Aug. 27 (Bloomberg) -- A pension fund investors group sued Fannie Mae’s conservator over a rule that could limit their recovery for damages stemming from securities fraud.
The Ohio Public Employees Retirement System and the State Teachers Retirement System of Ohio asked a federal judge in Washington yesterday to throw out the Federal Housing Finance Agency rule, which sets the priority for payment of unsecured claims against Fannie Mae and Freddie Mac, the home mortgage finance companies now under government control.
The pension funds argue that the rule, which took effect July 20, violates the Appointments Clause of the U.S. Constitution and the Housing and Economic Recovery Act because Edward DeMarco, FHFA’s acting director, who imposed it, has been in his position for almost two years without Senate confirmation.
“If Fannie Mae’s officers -- the very individuals responsible for the fraud -- sued the company to recover their attorney’s fees, their claims would receive priority over plaintiffs’ valid securities fraud claims,” the shareholders allege in the lawsuit.
Stefanie Johnson, an FHFA spokeswoman, declined to comment on the filing.
Safety and Soundness
The FHFA is charged with protecting the safety and soundness of the two companies while they are reliant on government aid.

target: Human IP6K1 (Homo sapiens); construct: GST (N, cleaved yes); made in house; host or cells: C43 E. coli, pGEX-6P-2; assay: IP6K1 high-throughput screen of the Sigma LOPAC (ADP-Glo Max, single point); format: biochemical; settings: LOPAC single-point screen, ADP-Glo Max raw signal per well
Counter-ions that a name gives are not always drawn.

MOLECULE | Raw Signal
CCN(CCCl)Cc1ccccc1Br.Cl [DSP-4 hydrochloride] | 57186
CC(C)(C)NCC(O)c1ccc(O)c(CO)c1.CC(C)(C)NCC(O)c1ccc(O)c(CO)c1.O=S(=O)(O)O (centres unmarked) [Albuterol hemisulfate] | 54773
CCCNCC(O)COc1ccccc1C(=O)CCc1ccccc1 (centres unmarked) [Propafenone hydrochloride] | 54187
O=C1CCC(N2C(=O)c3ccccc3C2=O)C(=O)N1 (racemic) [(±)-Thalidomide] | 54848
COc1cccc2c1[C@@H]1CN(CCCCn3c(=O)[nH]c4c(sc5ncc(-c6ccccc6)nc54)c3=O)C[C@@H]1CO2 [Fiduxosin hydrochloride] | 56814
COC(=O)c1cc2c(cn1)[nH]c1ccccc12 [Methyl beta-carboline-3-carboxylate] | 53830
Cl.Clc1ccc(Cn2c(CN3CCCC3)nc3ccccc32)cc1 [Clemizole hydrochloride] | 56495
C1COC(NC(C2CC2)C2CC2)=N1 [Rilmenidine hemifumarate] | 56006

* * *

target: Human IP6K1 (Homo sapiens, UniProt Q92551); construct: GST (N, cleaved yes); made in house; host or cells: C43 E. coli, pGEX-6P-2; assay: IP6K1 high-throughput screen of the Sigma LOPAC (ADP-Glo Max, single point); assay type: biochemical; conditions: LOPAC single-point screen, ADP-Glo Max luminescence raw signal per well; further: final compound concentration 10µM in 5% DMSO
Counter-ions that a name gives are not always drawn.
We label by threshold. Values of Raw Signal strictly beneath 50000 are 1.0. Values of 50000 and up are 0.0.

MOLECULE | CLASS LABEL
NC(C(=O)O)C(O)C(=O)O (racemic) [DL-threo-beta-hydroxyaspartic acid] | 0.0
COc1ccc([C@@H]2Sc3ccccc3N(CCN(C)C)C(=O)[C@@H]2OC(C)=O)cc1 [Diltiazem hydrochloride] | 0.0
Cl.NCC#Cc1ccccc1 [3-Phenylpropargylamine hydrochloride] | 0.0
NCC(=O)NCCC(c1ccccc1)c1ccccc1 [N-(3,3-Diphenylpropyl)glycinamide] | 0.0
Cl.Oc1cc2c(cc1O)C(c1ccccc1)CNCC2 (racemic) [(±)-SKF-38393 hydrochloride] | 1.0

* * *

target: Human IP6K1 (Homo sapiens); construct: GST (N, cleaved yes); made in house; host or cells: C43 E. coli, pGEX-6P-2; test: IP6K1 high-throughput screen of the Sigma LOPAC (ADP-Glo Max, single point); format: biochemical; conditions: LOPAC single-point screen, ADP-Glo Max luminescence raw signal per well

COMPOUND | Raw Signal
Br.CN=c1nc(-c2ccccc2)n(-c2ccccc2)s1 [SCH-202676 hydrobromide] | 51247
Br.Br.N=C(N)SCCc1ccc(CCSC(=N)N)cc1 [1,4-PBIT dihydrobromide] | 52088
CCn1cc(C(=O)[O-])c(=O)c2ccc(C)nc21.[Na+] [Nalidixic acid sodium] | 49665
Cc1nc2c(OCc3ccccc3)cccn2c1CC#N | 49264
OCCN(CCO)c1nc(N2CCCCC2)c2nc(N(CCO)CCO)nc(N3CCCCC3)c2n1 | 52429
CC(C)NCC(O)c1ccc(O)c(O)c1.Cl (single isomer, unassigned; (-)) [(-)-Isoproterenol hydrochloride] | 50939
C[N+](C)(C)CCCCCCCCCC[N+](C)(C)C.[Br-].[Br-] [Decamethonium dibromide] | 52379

Paying damages on securities lawsuits could leave fewer resources to pay higher priority claims, the FHFA wrote when it proposed the rule a year ago.
“Indeed, paying such claims on a first-come, first-served basis during conservatorship could induce a ‘run on the conservatorship’ with severe adverse repercussions” on efforts to rehabilitate the companies, the FHFA wrote.
The pension funds are the lead plaintiffs in a lawsuit filed in 2004 related to a $6.3 billion overstatement of earnings. The defendants include Fannie Mae, its former Chairman Franklin Raines, two other former executives and KPMG, a former company auditor.
Federal investigators in 2006 accused Raines and other executives of overstating profit from 2001 until June 2004 to meet targets and trigger bonuses. Raines denies the accusation.
In 2008, the U.S. Treasury Department took control of Fannie Mae and Freddie Mac through a stock purchase that promised government aid to the companies to keep them solvent.
The stock purchase, made possible by the Housing and Economic Recovery Act of 2008, allowed Fannie Mae and Freddie Mac to draw funds to maintain a positive net worth.
In the rule, FHFA subordinated certain claims, including damages arising from shareholder lawsuits. Richard Cordray, then Ohio’s attorney general, raised objections to that design as it was being considered last year.
The rule “would have a devastating impact on millions of beneficiaries of public, union and private pension plans and taxpayers in Ohio and other states who suffered substantial damages as a result of the fraud at Fannie Mae and Freddie Mac,” Cordray wrote in an August 2010 letter to FHFA.
Cordray is now the nominee to head the U.S. Consumer Financial Protection Bureau.
When it issued its final rule in June, the FHFA called shareholder plaintiff concerns “unfounded.”
The case is Ohio Public Employees Retirement System v. Federal Housing Finance Agency, 11-cv-01543, U.S. District Court, District of Columbia (Washington).